Bill Center, longtime sportswriter for U-T San Diego, is an employee of the Padres.The 1984 season will always have a special spot in the hearts of all Padres fans.That, of course, marked the first year that the Padres won a National League West title, which led to their first NL
Bill Center, longtime sportswriter for U-T San Diego, is an employee of the Padres.
The 1984 season will always have a special spot in the hearts of all Padres fans.
That, of course, marked the first year that the Padres won a National League West title, which led to their first NL pennant.
But San Diego was setting records long before that. The 1984 season marked the first time that two Padres were voted into the NL starting lineup for the All-Star Game. Joining outfielder Tony Gwynn and first baseman Steve Garvey at Candlestick Park was relief pitcher Goose Gossage.
It was the first time that San Diego had three players in an All-Star Game, and for good measure, Dick Dent of the Padres was invited to San Francisco to be the NL trainer.
After having its 11-game winning streak snapped a year earlier, the NL returned to its winning ways in 1984, defeating the American League, 3-1, for their 20th win in 22 years.
The game will be remembered for its great pitching. The two staffs combined for an All-Star Game record 21 strikeouts, and three pitchers struck out the side in order -- a feat that had happened only four times in the first 54 All-Star Games.
One of the three pitchers was Dwight Gooden of the Mets, who became the youngest player in All-Star Game history when he entered the game in the fifth and struck out the first three AL hitters he faced. Gooden was just 19 years old.
Gooden had struck out the side an inning after Fernando Valenzuela had struck out the side, marking six straight strikeouts by NL pitchers. Oakland's Bill Caudill struck out all three NL hitters he faced in the seventh.
Offensively, the NL took a 1-0 lead in the bottom of the first with an unearned run featuring Garvey.
Garvey singled off AL starter Dave Stieb of Toronto with two out and advanced to second when California Angels right fielder Reggie Jackson misplayed the hit for an error. Atlanta center fielder Dale Murphy followed with a ground-ball single to left. The Yankees' Dave Winfield made a strong throw to the plate, but Garvey bowled over Lance Parrish, knocking the ball from the grip of the Detroit catcher to score. Parrish was charged with an error.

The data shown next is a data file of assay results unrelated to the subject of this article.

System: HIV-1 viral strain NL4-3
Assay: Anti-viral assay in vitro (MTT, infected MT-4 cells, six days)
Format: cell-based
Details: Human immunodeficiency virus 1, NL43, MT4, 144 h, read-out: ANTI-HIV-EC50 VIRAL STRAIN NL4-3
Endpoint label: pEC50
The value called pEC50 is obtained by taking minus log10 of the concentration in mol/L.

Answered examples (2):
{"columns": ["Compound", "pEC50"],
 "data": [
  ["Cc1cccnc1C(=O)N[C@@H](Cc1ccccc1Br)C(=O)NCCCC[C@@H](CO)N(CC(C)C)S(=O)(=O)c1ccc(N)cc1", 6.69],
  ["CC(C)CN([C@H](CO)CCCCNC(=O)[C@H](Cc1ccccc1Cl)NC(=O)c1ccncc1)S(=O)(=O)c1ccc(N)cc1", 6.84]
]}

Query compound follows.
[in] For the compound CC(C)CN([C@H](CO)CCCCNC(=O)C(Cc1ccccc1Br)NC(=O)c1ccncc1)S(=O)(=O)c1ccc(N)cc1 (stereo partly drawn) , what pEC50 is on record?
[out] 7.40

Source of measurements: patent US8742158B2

Kansas City third baseman George Brett tied the game in the top of the second with a one-out home run off NL starter Charlie Lea of Montreal.
Gary Carter quickly put the NL back on top to stay with a one-out homer off Stieb, who was the losing pitcher, in the bottom of the second. Despite all the sensational pitching that would follow, Carter's homer helped earned him the game's Most Valuable Player Award.
The game's final run also came on a homer when Murphy connected against Detroit's Willie Hernandez, leading off the bottom of the eighth to make the score, 3-1.
Murphy was the only NL player with two hits. He also drew a walk. Gwynn and Garvey each went 1-for-3 and Gwynn stole a base. Detroit second baseman Lou Whitaker was the lone AL player with two hits.
Lea was credited with the win, although he allowed a run on three hits with two strikeouts in two innings. Gossage earned the save with two strikeouts in a scoreless ninth inning.
In between, Valenzuela (two hits, three strikeouts), Gooden (one hit, three strikeouts) and Mario Soto of the Reds (two strikeouts without allowing a baserunner) all worked two scoreless innings for the NL.
Jack Morris of the Tigers and Richard Dotson of the Chicago White Sox each threw two scoreless innings with identical lines of two strikeouts, two hits and a walk for the AL.